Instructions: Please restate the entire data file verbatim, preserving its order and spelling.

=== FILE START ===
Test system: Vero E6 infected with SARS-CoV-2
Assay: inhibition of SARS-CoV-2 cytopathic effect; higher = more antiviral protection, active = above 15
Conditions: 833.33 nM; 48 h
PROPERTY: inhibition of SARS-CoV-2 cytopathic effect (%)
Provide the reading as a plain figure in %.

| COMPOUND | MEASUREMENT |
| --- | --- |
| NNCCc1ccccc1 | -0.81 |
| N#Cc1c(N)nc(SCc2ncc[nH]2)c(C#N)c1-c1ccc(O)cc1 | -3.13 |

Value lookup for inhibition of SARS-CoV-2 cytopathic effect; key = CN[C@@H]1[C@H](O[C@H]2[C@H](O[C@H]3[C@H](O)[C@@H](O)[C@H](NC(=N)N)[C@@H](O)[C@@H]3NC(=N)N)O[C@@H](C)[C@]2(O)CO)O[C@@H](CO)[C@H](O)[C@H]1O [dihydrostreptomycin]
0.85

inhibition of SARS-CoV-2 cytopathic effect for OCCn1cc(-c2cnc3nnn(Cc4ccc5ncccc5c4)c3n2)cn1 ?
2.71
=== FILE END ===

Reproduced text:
Test system: Vero E6 infected with SARS-CoV-2
Assay: inhibition of SARS-CoV-2 cytopathic effect; higher = more antiviral protection, active = above 15
Conditions: 833.33 nM; 48 h
PROPERTY: inhibition of SARS-CoV-2 cytopathic effect (%)
Provide the reading as a plain figure in %.

| COMPOUND | MEASUREMENT |
| --- | --- |
| NNCCc1ccccc1 | -0.81 |
| N#Cc1c(N)nc(SCc2ncc[nH]2)c(C#N)c1-c1ccc(O)cc1 | -3.13 |

Value lookup for inhibition of SARS-CoV-2 cytopathic effect; key = CN[C@@H]1[C@H](O[C@H]2[C@H](O[C@H]3[C@H](O)[C@@H](O)[C@H](NC(=N)N)[C@@H](O)[C@@H]3NC(=N)N)O[C@@H](C)[C@]2(O)CO)O[C@@H](CO)[C@H](O)[C@H]1O [dihydrostreptomycin]
0.85

inhibition of SARS-CoV-2 cytopathic effect for OCCn1cc(-c2cnc3nnn(Cc4ccc5ncccc5c4)c3n2)cn1 ?
2.71